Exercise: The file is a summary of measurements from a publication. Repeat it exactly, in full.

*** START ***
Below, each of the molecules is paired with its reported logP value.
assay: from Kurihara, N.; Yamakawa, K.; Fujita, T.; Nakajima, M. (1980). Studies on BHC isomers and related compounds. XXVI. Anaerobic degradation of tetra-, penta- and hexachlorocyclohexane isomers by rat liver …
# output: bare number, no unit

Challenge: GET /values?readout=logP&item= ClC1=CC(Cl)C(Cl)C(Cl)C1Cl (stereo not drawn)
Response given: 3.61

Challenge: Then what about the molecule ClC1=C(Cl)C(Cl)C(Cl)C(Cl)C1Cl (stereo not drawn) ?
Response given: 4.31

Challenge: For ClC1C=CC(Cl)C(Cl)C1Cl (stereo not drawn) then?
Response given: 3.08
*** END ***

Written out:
Below, each of the molecules is paired with its reported logP value.
assay: from Kurihara, N.; Yamakawa, K.; Fujita, T.; Nakajima, M. (1980). Studies on BHC isomers and related compounds. XXVI. Anaerobic degradation of tetra-, penta- and hexachlorocyclohexane isomers by rat liver …
# output: bare number, no unit

Challenge: GET /values?readout=logP&item= ClC1=CC(Cl)C(Cl)C(Cl)C1Cl (stereo not drawn)
Response given: 3.61

Challenge: Then what about the molecule ClC1=C(Cl)C(Cl)C(Cl)C(Cl)C1Cl (stereo not drawn) ?
Response given: 4.31

Challenge: For ClC1C=CC(Cl)C(Cl)C1Cl (stereo not drawn) then?
Response given: 3.08